Author Topic: Belle Saison Dry Yeast  (Read 23720 times)

Offline yso191

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Re: Belle Saison Dry Yeast
« Reply #15 on: March 22, 2013, 08:11:18 AM »
In my very limited experience with this yeast, if you just let it ramp up and go, it will blow past the phenolic stage. The fruityness is much more pronounced at temperatures over 75F. You also seem to need to follow their pitching rate guidelines. I effectively turned off the jacket on our fermenter when I pitched this and it went up from 68, topping out at around 85 before hitting terminal gravity and falling back down on its own.

I really enjoy Belgian beers, but have had only marginal success with the few I have brewed.  Primarily it has been a lack of the esters and phenols I wanted, and I assume it was because I fermented too cool.  The primary reason I am hesitant to ferment warmer is that I want to minimize production of fusel alcohols.  So my question is, is this something I should concern myself with, or does Belgian yeast not produce as much fusel alc. at higher temps like other ale yeasts?
Steve
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Offline majorvices

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Belle Saison Dry Yeast
« Reply #16 on: March 22, 2013, 08:27:23 AM »
IMO if you are using low alpha hops for buttering you are wasting hops and wort. There's not going to be much flavor left after a 60 minute boil and the amount of wort absorption becomes significant.

IMO American high alpha hops do not work well in European beers.  I have used Magnum in the past for bittering and I think it works really well, but I just don't make enough beer over the year to justify a pound of it.  My American styles will use Columbus and Chinook for bittering and that's fine for an American ale style.  Now that you're pro Keith, you will look at things differently than I do and that's OK.  Money's not a big driver for me as far as brewing is concerned, so I tend to stick more to tradition.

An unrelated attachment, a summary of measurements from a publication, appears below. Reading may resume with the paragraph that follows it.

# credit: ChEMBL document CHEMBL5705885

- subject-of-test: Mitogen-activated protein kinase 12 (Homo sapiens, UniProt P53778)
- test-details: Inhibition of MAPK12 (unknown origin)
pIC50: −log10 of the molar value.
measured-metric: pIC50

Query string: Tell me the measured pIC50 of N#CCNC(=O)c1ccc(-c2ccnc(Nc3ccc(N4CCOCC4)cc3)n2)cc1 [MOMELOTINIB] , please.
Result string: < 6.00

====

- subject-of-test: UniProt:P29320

I've actually never tried a high alpha American hop in European style beers so I can't comment but I've used magnum for a long, long time and for those styles I think it works best. Less hop and vegal matter in bk. but that's just me.


Errr ... sorry for the hijack boys and thanks for the feedback on the strain. Looking forward to using it soon.
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Offline thebigbaker

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Re: Belle Saison Dry Yeast
« Reply #17 on: March 22, 2013, 08:42:04 AM »
Steve - I'm not sure of the science behind it, but I've done a couple of Belgian beers which I started ferment temps in the mid 60s and let it ramp up to 78-80 by the time "active" fermentation was over.  These beers came out great and had no presence of any fusels.  The yeast I have done this with is 3711 and 3787.

Kyle - thanks for the feedback on the strain, gonna grab some and try it out soon.
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Offline kramerog

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Re: Belle Saison Dry Yeast
« Reply #18 on: March 22, 2013, 09:13:47 AM »
The primary reason I am hesitant to ferment warmer is that I want to minimize production of fusel alcohols.  So my question is, is this something I should concern myself with, or does Belgian yeast not produce as much fusel alc. at higher temps like other ale yeasts?

"Brew Like A Monk,"  IIRC, says Belgian ale yeasts produce less fusels than ale yeasts.  It recounts that a Trappist monastery will allow fermentation temps hit the high 80s (possibly low 90s) although fermentation temps that high are not the norm.